After a mad dash into National Park, Jonathan and I woke up early to catch the sunrise and call our families one last time before Christmas. It was December 23rd and for the next 5 days, we'd been told that there'd be no service at all.
We were heading out for 5 days on the Whanganui (wh pronounced as an f) and had hired a Deluxe Canadian Canoe for two. It was scheduled to meet us the following day -- Christmas Eve -- in the small village of Whakahoro, which meant we had a long, long, long day of roadwalking ahead of us. Thirty miles and many hours of podcasts later, we dragged our aching feet into camp.
The next morning, we had a lovely Christmas Eve brunch at the Blue Duck Cafe with some hiker friends and met the canoes to get on the river.
One of the best parts of the river section for us hikers is that we don't have to worry about weight. That means we can eat (and, of course, drink) whatever we want! Almost, anyway. We left our resupply with the canoe company back in Tamarunui before the Tongariro Crossing and Round the Mountain tracks, so we couldn't have much in terms of fresh foods. However, we made the most of the boats by adding heavy refreshments like juice, almond milk, canned soup, and coconut cream to add to our curry.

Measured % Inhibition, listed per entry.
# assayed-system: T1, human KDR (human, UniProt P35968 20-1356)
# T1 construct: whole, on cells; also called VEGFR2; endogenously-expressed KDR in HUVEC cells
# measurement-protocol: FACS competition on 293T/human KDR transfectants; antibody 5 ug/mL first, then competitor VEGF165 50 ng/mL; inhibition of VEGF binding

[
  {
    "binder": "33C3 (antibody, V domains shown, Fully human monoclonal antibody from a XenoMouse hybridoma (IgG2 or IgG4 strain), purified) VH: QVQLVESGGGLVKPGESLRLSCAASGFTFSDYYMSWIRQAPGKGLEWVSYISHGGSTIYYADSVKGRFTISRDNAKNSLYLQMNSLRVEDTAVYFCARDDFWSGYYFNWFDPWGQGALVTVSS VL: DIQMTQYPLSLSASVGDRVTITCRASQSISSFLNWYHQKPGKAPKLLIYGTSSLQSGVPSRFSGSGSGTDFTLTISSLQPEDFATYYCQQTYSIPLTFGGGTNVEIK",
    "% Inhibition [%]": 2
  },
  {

Christmas Day was an extremely festive 55 degrees and raining. We sang several classic carols like "I'm dreaming of a wet Christmas," and "Paddling through a Winter Wonderland." In spite of the rain, however, spirits were high.
When the rain stopped, we had a... relaxing paddle down the river. Here's Molly hard at work in the front of the boat:
Christmas dinner consisted of canned Thai pumpkin soup, which we ate around a picnic table with two couples: two Brits and two German ladies, all of whom we'd just met the day before. We camped with a bunch of other hikers and stayed up drinking until all hours of the late evening (like... 9:30pm).
Luckily, the weather was much better for the final days of the trip and we loved getting to see the bush from a new perspective. We even found some unique New Zealand artifacts like pumice rocks so light that we'd find them floating down the river next to our canoe.
While there were rapids throughout the first days, I'd estimate that on day 4, we probably paddled about 40% of the time. There was a lot of extreme relaxation happening -- suitable for a Christmas holiday, I suppose, but we're not really much good at doing nothing. By the end of day 5, we were pretty ready to be done with the river. The Whanganui was a beautiful section of trail and it was great to rest our legs. But at the end of the day, I guess we just like to walk.